In Merry-Go-Round in Oz, Dorothy and the Cowardly Lion (along with travel companions Prince Gules, Fess the Unicorn, Fred the Horse and Fess the Flittermouse) stumble upon "Good Children's Land," a Sugar Bowl that Tastes Like Diabetes even by Oz standards, where the population consists entirely of infuriatingly Good Children (who love doing as they're told, delight in eating all their vegetables, think "Ring Around the Rosie" is a naughty and rough game because it might get their hands dirty, and sometimes lapse into Baby Talk) and their strict Nannies. They find the children charming for about twenty seconds, after which they get increasingly frustrated and disturbed by their behavior.
When they discover that Dorothy's dress has gotten a little stained on her journey, the shocked children more or less abduct her and take her to the Nannies. When the Cowardly Lion finds her again, she's locked up in the Nursery and calls to him from a second-story window:
"Here I am," she called, "and don't be worried, because I'm perfectly all right, only I'm locked in this play room, and I can't get out!" "For heavens sakes, jump! I'll catch you!" the Cowardly Lion promised recklessly. "I can't — they've taken my dress away to wash! What's more, that Nannie is coming in a minute to give me a shampoo and a bath whether I want it or not! It's perfec'ly infuriating!"
When the heroes try to escape later on to avoid a fate filled with parsnips and mashed carrots, they are all but mobbed by Good Children and Nannies who insist that they can't possibly leave now, because it's Naptime! This is when the Cowardly Lion uncharacteristically flips out, roaring "It's not my naptime!" and frightening the infuriating Good Children and Nannies away — probably marking the only time in the series when refusing to take a nap resulted in a Crowning Moment of Awesome.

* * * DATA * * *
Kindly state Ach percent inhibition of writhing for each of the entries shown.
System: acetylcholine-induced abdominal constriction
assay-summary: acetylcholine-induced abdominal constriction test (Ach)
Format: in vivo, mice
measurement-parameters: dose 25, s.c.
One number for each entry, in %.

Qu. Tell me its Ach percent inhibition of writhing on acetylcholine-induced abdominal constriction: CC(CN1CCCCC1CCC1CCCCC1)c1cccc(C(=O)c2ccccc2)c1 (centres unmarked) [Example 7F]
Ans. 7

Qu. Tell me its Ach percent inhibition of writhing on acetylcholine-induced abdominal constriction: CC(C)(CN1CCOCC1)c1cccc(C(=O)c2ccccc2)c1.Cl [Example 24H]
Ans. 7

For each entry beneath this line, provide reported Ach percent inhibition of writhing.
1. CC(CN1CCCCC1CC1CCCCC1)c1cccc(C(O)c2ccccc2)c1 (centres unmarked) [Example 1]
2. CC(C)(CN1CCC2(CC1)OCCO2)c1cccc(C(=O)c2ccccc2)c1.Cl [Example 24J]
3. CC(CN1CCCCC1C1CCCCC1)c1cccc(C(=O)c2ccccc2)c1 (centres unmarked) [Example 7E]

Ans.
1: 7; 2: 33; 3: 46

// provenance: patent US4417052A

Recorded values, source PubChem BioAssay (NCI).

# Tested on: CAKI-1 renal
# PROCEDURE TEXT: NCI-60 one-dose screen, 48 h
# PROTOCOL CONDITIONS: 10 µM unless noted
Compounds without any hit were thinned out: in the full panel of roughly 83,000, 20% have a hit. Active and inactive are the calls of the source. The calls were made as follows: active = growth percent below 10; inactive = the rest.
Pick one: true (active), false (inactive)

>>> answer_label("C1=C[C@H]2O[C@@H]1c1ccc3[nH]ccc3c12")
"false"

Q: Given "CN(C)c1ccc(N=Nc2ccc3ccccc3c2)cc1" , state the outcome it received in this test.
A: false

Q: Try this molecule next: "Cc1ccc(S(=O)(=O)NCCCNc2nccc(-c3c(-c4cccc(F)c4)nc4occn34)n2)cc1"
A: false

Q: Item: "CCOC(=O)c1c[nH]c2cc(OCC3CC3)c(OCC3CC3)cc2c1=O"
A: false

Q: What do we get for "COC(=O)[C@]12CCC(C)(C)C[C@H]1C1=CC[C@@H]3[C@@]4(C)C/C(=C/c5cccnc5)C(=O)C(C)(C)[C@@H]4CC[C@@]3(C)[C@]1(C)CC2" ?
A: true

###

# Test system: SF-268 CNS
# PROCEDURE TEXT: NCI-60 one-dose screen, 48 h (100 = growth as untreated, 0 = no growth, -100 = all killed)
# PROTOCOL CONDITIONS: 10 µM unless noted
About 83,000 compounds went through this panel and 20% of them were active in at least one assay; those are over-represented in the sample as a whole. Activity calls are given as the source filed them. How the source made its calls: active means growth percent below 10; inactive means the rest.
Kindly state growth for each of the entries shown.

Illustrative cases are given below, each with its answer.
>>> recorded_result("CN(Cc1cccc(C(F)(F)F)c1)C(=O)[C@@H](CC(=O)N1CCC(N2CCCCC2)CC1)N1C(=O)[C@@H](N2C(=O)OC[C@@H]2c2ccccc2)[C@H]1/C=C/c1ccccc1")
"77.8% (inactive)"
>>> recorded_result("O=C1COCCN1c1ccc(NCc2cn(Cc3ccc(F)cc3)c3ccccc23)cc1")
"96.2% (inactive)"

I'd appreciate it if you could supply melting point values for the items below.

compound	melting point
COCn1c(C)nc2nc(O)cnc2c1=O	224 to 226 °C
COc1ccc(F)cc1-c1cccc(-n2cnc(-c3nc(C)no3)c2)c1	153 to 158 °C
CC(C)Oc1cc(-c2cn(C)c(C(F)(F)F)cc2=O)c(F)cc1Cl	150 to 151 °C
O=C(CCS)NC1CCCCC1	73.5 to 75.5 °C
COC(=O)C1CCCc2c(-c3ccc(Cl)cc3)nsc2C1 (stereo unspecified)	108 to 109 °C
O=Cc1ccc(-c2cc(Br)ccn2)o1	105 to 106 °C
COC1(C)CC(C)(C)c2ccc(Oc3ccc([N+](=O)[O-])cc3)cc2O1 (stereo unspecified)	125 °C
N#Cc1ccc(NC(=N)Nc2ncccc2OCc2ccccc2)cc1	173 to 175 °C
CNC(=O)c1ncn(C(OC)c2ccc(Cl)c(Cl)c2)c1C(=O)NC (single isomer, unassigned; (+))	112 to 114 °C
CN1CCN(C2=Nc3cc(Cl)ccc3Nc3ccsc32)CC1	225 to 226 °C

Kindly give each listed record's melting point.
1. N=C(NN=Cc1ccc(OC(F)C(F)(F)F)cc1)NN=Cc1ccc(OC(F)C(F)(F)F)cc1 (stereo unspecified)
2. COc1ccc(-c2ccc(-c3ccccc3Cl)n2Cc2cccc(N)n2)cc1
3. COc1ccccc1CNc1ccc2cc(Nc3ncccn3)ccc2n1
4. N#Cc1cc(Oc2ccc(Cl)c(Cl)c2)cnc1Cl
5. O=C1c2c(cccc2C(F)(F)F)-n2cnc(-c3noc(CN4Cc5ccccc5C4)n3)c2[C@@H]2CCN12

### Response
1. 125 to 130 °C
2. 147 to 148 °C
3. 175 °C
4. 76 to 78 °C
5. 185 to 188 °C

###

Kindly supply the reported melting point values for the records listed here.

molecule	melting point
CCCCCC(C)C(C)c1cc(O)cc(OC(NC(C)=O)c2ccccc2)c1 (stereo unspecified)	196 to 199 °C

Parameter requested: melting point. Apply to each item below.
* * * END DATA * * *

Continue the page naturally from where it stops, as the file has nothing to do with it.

Earlier in the same book, Dorothy and the Cowardly Lion visit the Easter Bunny, who treats them to a cup of "carrot tea." The Lion hates the tea but doesn't want to say so, so he keeps discreetly pouring it out — only for the Easter Bunny to notice his cup is empty and fill it up again.
The Seinfeldian Conversations between the Cowardly Lion, the Woozy, Toto, Hank the Mule and the Sawhorse in The Lost Princess of Oz are highlights of the book. Especially funny is the one where they start discussing which one of them is the most beautiful, and the Woozy and the Lion get in some really great comments:
The Woozy sat upon his square haunches to examine Hank with care. "Beauty," he said, "must be a matter of taste. I don't say your judgment is bad, friend Hank, or that you are so vulgar as to be conceited. But if you admire big, waggy ears and a tail like a paintbrush and hoofs big enough for an elephant and a long neck and a body so skinny that one can count the ribs with one eye shut —- if that's your idea of beauty, Hank, then either you or I must be much mistaken."
But the Lion, regarding the two calmly with his great, yellow eyes, said to the dog, "My dear Toto, our friends have taught us a lesson in humility. If the Woozy and the Mule are indeed beautiful creatures as they seem to think, you and I must be decidedly ugly."